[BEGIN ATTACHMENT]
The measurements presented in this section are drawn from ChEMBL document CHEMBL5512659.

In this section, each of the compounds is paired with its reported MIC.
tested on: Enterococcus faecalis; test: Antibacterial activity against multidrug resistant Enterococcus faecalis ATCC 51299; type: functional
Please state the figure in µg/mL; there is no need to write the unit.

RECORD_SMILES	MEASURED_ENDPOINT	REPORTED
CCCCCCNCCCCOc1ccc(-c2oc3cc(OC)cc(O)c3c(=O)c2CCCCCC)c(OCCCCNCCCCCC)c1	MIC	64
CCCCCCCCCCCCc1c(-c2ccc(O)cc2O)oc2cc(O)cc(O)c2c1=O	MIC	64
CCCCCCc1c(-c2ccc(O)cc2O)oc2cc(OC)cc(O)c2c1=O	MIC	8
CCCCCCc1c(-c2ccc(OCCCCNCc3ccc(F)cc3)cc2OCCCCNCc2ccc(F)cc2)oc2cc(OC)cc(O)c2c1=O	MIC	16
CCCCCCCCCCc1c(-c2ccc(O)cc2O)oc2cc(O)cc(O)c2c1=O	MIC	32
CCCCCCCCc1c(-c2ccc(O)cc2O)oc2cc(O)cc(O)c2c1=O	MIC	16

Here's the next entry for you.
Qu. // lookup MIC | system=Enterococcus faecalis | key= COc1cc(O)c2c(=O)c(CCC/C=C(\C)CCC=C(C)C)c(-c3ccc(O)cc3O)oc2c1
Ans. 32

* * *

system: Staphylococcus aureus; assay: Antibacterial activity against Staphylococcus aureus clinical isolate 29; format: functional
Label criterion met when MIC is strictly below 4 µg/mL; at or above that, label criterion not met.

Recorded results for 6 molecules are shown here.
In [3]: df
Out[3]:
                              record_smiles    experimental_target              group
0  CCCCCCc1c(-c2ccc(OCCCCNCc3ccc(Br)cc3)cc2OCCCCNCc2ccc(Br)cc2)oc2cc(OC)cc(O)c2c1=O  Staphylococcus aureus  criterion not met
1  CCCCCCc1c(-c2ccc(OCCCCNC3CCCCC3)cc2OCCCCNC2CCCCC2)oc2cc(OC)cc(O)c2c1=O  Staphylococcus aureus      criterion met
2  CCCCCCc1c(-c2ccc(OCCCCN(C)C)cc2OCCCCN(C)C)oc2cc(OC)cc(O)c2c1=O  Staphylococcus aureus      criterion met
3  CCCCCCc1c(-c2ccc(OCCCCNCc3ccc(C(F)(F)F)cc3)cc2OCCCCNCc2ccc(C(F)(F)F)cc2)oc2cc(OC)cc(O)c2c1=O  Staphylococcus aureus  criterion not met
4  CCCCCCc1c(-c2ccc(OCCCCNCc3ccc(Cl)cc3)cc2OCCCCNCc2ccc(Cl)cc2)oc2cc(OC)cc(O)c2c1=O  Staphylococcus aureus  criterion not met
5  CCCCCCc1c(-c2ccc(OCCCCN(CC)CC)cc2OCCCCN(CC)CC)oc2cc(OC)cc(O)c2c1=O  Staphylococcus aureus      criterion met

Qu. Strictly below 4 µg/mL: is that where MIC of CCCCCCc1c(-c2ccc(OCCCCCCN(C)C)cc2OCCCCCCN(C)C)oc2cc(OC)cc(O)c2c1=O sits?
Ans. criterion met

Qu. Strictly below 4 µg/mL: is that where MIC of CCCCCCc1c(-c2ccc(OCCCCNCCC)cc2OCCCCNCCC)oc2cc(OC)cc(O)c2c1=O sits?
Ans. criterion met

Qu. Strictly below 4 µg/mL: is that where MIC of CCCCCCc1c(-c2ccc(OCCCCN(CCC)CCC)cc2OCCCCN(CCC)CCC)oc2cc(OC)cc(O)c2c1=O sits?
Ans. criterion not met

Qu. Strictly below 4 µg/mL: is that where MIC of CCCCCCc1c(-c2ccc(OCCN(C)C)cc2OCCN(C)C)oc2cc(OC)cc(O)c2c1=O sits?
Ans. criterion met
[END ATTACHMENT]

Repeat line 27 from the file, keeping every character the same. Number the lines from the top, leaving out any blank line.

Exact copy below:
5  CCCCCCc1c(-c2ccc(OCCCCN(CC)CC)cc2OCCCCN(CC)CC)oc2cc(OC)cc(O)c2c1=O  Staphylococcus aureus      criterion met